Today we’d like to introduce you to Michel Kreisel Vaisberg.
Michel, please kick things off for us by telling us about yourself and your journey so far.
I grew up in Venezuela during a time of intense political turmoil. With a lot of tension on the streets, films provided me with an escape from the chaotic reality I was living. I fell in love with movies and soon started making my own. I was dreaming up imagined worlds much different from my reality, places where curfews didn’t exist and the only limits were within my imagination.
During my time as an undergraduate in the U.S., I immersed myself in a broad study of the craft of filmmaking and discovered my passion for directing. But I knew that I had to start somewhere, so I decided to concentrate on visual effects, which I also quite liked. Upon graduation, I was hired by Rhythm & Hues, a prestigious visual effects company that brought me to Los Angeles. Throughout my six-year career as a VFX artist, I was fortunate to work on some extraordinary projects such as Life of Pi, X-Men: First Class, and Harry Potter 7.
While I was working in VFX, I started making short films with my friends in my free time. It soon became clear that I wanted to focus on directing, so I applied and was accepted to USC’s School of Cinematic Arts MFA program. During my time at USC, I concentrated on honing my abilities as a writer/director. I directed several shorts, ultimately creating my thesis film A Cake for Lizzie, which has screened at several prestigious festivals.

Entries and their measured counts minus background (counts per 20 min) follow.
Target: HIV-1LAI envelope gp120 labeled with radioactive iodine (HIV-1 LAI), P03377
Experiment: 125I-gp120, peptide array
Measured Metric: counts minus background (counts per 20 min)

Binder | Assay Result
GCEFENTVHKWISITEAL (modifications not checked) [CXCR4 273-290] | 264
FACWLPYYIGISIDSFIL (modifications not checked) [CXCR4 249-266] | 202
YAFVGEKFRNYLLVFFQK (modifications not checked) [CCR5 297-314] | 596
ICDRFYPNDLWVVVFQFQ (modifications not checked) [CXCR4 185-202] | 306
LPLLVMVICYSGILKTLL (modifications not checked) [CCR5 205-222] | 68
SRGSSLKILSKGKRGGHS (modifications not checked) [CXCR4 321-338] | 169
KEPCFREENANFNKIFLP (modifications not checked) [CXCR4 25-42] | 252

Right now, I am working on lining up the financing for my first feature film, which I am hoping to direct this year.
Can you give our readers some background on your work?
I love the idea that when you sit to watch a film, you forget about your problems. You get to worry about someone else’s. Temporarily, their reality becomes yours. This escapism was what first attracted me to movies and filmmaking and it continues to shape the stories I tell. I don’t confine myself to a specific genre but find that the films I direct often fall under thriller or science fiction. Through my films, I want to take people on a journey beyond everyday reality and into the fantastical or absurd. I want to show them different worlds and heighten situations that they might not otherwise experience.
While the audience is inhabiting someone else’s reality, you have an excellent opportunity to start a conversation that goes beyond just the story of the film. I always concentrate on making sure I am saying something with my movies that is relevant to what we as a society are going through.
Any advice for aspiring or new artists?
Filmmaking is a collaborative endeavor, and to succeed you need to be a team player. This would seem like an obvious thing, but throughout my career, I have seen a lot of people put their egos above the rest and it never ends well. People perform their best when they feel valued.
Personal picture by Manuel Trotta
BTS still by Matthew Hersh